Without evidence of benefit, an intervention should not be presumed to be beneficial or safe.

- Rogue Medic

The Joy of Naloxone (Narcan)

Naloxone is an opioid antagonist – it reverses the effects of drugs that are derived from opium – heroin; morphine; fentanyl; the hydrocodone in Vicodin, but does nothing for the acetaminophen (Tylenol); . . . .

We are called for a possible HOD (Heroin OD), we arrive and find a Deborah Peel with pin point pupils, scarred veins with some evidence of recent injections, respirations are less than ten; skin is pale, cool, and dry, . . . .

RM – “How are you doing?”

DP – does not respond.

RM – after applying some painful stimulus, “How are you doing?”

DP – imitates Fred Flintstone cursing, but with worse breath.

RM – might as well start with an easy one “What’s your name?”

DP – “Deborah Peel.”

RM – “It is an honor. Where are you?”

DP – “In my office looking down on all my subjects.”

RM – “That must be some good stuff. What day is it?”

DP – “I forget.” First Monday of the month is not a happy time.

And so it goes with no unusual findings.

Protocols insist that suspected HOD patients receive 2.0 mg naloxone IV.

This patient appears to be protecting his airway and breathing adequately, possibly requiring occasional moderate stimulus to keep up his side of the conversation.

Naloxone would not be in the patient’s best interest – tends to bring on withdrawal, pulmonary edema, hypertension, anxiety, and violence.

Violence is not in my best interest, nor is any deterioration of the patient’s condition.

Time to call OLMC (On Line Medical Command) and request permission to not be complicit in the doctor’s violation of his Hippocratic Oath.

Dr. DP – “Hello, this is Deborah Peel Memorial Hospital, Dr. Peel speaking.”

RM – “Hello, this is RM,” and I proceed to give a colorful description of DP to Dr. DP. Then – “I am requesting permission to withhold naloxone, since this patient does not appear to need it.”

Dr. DP – “Follow your protocol. Give the 2 mg naloxone and transport.”

RM – “We’ll see you in five to ten minutes.”

Well, we were already transporting – no reason to delay on scene with this patient (collected all his belongings and off we went).

I need to set up an IV and am not in a rush – think Reverend Jim getting his license. And I manage to complete the IV and blood draw as we are arriving at the ED. Not wanting to disobey orders, I bring the syringe of naloxone in with me and am getting ready to push it when I see Dr. DP. I point out that things did not happen as quickly as the doctor would have liked and confirm that Dr. DP wants 2 mg naloxone given IV, now.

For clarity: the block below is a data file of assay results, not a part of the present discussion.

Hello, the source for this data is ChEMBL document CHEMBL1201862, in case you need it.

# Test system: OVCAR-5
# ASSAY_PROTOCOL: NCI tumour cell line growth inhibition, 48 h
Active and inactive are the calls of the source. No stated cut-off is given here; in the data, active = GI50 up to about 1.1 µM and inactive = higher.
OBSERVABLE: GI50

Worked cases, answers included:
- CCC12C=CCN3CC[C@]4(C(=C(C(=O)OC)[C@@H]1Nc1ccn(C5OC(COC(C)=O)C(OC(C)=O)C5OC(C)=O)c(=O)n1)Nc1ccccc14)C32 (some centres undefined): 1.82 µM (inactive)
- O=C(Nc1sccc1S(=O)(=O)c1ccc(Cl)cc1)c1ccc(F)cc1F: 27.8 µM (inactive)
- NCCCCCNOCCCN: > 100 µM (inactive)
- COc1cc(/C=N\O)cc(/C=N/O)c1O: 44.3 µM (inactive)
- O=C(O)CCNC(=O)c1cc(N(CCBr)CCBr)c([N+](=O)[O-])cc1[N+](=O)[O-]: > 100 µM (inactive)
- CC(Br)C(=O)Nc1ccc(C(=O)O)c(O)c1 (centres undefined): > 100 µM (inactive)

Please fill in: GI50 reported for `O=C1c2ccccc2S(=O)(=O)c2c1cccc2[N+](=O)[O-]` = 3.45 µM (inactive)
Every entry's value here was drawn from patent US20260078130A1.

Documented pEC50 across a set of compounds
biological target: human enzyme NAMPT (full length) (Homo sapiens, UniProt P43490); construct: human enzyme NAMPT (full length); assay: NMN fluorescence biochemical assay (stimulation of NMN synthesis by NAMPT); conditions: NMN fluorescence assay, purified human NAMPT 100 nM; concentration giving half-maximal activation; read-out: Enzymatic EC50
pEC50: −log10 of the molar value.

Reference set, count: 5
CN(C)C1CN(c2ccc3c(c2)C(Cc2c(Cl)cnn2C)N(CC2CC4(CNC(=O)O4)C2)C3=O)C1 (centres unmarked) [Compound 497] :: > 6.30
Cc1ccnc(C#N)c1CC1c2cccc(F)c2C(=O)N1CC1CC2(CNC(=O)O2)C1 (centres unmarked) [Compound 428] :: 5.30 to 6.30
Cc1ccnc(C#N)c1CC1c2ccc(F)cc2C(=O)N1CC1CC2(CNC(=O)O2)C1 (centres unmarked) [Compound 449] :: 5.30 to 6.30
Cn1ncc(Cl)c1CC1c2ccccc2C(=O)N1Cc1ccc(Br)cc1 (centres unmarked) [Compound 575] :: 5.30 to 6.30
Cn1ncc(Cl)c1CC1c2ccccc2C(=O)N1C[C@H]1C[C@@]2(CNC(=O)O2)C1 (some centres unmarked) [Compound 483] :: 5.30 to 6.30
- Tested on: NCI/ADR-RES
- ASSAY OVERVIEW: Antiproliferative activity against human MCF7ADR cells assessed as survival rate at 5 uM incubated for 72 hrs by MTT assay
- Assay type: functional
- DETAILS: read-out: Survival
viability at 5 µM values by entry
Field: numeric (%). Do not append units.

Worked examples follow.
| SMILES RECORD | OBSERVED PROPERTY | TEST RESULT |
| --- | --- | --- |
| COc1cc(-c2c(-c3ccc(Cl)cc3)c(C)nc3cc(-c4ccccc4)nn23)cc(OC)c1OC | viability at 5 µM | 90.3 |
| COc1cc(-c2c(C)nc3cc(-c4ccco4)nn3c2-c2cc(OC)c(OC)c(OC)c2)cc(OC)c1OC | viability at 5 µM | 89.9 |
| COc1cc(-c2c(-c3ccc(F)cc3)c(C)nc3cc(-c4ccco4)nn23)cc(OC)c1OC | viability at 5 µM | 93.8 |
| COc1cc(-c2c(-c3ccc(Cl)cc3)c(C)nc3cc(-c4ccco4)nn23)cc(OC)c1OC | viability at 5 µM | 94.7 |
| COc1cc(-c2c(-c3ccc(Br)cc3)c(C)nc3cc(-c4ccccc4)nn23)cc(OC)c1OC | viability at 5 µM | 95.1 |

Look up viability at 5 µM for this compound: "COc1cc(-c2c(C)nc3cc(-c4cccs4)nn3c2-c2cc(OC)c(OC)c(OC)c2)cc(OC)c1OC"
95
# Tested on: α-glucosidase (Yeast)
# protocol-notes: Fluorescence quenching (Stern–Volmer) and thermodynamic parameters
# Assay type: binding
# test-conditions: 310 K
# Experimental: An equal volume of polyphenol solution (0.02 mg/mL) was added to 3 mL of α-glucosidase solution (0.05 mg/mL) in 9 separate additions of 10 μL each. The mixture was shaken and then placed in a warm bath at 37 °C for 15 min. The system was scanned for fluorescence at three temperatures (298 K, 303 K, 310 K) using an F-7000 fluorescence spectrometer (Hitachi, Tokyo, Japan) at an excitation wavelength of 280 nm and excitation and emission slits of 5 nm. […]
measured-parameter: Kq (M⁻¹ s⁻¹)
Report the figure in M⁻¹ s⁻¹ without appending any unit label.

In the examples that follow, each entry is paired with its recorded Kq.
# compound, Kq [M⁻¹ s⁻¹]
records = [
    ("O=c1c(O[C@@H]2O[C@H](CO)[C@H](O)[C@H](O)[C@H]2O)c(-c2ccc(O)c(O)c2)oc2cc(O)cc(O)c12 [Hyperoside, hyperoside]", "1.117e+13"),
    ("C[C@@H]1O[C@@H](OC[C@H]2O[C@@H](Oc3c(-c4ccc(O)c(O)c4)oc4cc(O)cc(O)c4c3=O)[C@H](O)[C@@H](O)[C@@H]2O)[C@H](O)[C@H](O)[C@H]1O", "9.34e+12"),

There is a bed and the nurse directs us to put Deborah Peel in that bed.

Dr. DP – “What is it with you? Just follow orders.”

RM – “OK, but as soon as the drug is in, we are out the door. The patient’s information is all here, with the blood samples, and you have a full report.

Now, I have to point out that this is unfair to the nurses, who will end up doing the majority of the work of dealing with Deborah Peel’s possible withdrawal symptoms and possible violence, but it is tempting to get the nurses to leave the room, call Dr. DP over, give the naloxone, leave, and let the naloxone go to work – it is fast – with nobody to assist the doctor.

I believe that people can learn from their mistakes, some just need things spelled out a bit more clearly than others, but I am an optimist. 🙂

So, we really do not leave.

We stick around to assist with this performance art, but we insist that Dr. DP come and play. As EMS providers, we are cross-trained as rodeo clowns, so we are able deal to with the inner psychiatrist that Deborah Peel is sharing – name calling, kicking, spitting, attempted biting, . . . .

Just what the doctor ordered.

But why would a doctor do this?

Why does this happen regularly, even when the Deborah Peel is not in town?

This is bad for patients.

This is bad for EMS.

And, since it is bad patient care, it is probably also bad for the doctor – legally, ethically, medically, . . . .

You do this one time and word tends to get around. Some see the teaching point, some see a reckless and irresponsible manipulation of orders.

So it goes.

.

Comments

  1. Stealing my thunder now…that was going to be the subject of my next EMS1.com column!

  2. Well, there are a lot of ways to spin the naloxone problem. Just one of my pet peeves brought to the surface by the recent list discussion. I just couldn’t find a way to include the cat inversion. :-)))I thought you would be busy with your ballistics information and teaching Mongo a few more chords. Or did the shiny syndrome get in the way?Use what you like – it isn’t as if I am the first person to think of these things.